In the last few weeks, there have been some new decisions on topics that we discussed earlier. Given that Congress is on vacation this week – celebrating Remembrance Day and otherwise probably spending time with voters – we thought it was a good time to update.
Qualified shares for small business
Last year, we covered a private letter decision from the IRS (‘PLR’), which ruled that an insurance brokerage business is eligible for preferential tax treatment under Section 1202 as Qualifying Shares for Small Business (‘QSBS’). You can now add a pharmaceutical business to your list of active transactions or eligible businesses. It is important to remember that the Internal Revenue Code defines eligible trade or business by exclusion. In other words, it lists non-compliant activities, including, but not limited to, health and brokerage services.
The taxpayer in question does not manufacture medicines, but has exclusive distribution agreements with manufacturers. It employs pharmacists who fill out prescriptions written by doctors and non-pharmacists to coordinate with patients and deal with insurance issues. Employees do not diagnose, recommend specific treatments, or manage any aspect of patient care. All proceeds are strictly from the sale of drugs.
On the basis of these facts, the PLR concludes that the taxpayer’s employees are not involved in the provision of medical services and therefore the taxpayer’s trade or activity does not involve “the provision of health services”. In addition, the taxpayer’s main asset is his exclusive rights to distribute pharmaceutical products, not the reputation or skills of one or more employees. Therefore, he is not disqualified from skilled trade or business on the basis of this criterion.
Contrary to the maxim that it is easier to ask for forgiveness, that it is to get permission when it comes to QSBS, it seems that the IRS is quite inclined to decide what meets and what does not meet the requirements. So, given the size of the potential tax savings, taxpayers should ask for a PLR.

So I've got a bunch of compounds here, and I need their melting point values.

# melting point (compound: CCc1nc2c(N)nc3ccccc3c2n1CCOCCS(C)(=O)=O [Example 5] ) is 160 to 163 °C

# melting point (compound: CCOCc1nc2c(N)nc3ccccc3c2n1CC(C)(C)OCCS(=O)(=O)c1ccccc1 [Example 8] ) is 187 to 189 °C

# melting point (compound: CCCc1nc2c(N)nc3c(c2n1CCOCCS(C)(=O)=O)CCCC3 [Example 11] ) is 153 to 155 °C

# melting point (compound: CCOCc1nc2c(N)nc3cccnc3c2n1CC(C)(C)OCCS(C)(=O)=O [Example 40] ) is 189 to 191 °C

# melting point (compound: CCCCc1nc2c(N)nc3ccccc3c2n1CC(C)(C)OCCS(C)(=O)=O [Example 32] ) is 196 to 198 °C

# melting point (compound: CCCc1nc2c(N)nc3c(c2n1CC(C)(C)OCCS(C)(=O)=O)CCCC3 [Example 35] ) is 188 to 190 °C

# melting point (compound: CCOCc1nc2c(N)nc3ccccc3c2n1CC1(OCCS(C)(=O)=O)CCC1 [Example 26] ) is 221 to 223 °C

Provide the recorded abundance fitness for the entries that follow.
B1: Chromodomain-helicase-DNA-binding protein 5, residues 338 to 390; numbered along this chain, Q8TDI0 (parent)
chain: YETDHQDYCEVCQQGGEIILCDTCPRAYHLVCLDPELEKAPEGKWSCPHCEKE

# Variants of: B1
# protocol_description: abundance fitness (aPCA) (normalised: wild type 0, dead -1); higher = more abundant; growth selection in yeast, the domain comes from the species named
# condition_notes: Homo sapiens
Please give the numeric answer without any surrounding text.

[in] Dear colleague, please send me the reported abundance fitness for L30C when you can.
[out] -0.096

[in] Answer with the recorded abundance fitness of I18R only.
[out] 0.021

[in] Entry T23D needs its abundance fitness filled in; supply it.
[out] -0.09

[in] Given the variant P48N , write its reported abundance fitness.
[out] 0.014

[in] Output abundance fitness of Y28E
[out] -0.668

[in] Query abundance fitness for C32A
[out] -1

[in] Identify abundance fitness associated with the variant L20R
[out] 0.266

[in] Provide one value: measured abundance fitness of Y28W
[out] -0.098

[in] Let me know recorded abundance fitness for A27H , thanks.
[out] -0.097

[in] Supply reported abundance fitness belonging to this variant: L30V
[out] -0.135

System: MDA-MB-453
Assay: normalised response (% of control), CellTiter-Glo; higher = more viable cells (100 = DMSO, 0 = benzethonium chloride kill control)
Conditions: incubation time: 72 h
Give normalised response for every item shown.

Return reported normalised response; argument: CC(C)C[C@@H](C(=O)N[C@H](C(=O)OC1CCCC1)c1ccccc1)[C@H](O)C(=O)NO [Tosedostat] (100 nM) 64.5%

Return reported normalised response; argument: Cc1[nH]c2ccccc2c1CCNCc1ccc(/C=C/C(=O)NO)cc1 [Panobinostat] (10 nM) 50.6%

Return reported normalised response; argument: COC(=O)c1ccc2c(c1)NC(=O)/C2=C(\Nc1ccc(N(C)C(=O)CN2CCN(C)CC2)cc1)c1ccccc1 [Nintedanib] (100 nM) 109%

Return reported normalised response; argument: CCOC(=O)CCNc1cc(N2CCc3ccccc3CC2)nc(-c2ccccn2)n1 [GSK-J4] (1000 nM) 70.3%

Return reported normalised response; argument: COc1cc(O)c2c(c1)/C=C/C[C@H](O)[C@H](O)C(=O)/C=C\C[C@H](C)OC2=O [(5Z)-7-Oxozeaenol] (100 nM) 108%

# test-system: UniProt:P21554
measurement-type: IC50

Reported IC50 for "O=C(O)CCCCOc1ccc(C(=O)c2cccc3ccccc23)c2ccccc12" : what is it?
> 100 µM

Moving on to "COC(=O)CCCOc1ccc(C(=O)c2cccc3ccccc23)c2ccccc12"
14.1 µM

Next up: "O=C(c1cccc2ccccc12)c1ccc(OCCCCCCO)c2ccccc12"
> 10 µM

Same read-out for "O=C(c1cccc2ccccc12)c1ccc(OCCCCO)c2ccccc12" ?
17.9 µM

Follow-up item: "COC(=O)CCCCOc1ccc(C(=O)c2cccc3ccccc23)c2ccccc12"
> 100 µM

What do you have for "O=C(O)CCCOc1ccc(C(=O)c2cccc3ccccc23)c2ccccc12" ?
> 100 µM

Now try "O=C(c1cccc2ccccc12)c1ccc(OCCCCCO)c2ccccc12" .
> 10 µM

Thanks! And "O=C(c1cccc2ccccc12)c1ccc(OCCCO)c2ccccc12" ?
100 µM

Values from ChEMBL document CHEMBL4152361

Prior to the Tax and Employment Reduction Act 2017 (“TCJA”), alimony or individual alimony payments are deducted by the payer under certain conditions:
- Payment must be specified in a divorce or separation agreement
- A divorce or separation agreement cannot define a payment as one that is NOT included in the recipient’s gross income or is deductible by the payer
- The payer and the payee cannot live together when the payment is made; and
- Payments must end with the death of the beneficiary spouse without any liability for post-death replacement payments
Although the provision was repealed by the TCJA, payments made under a divorce or separation agreement in force before 1 January 2019 (and not amended to apply the TCJA after that date) are still deductible. Which brings us to the case of Dr. Ibrahim.
He and his wife, each of whom had been married before, decided to try again. This marriage is also over. The separation agreement states that ”
In court, Dr. Ibrahim argued that regardless of the explicit language of the Agreement, payments should be considered maintenance under Missouri law. The tax court was not convinced, citing the fact that the language in the Agreement was clear and explicit. As neither party had to pay alimony, Dr. Ibrahim’s payments failed second on the list of claims. The fact that the Missouri court in the divorce proceedings did not find his wife entitled to alimony did not help his argument. And because he could not prove a reasonable cause or that he acted in good faith, he was also punished with a penalty of punctuality.
Rely on Friedman
Like many generalized opinions of the tax court, this one begins with the words: “this opinion is not treated as a precedent for every other case”. This does not mean that the lesson of the case is not applicable. Tax breaks exist by legal grace. They are not right. So to take advantage of them, follow the rules. Your Friedman LLP advisor can help you stay within the guardrail.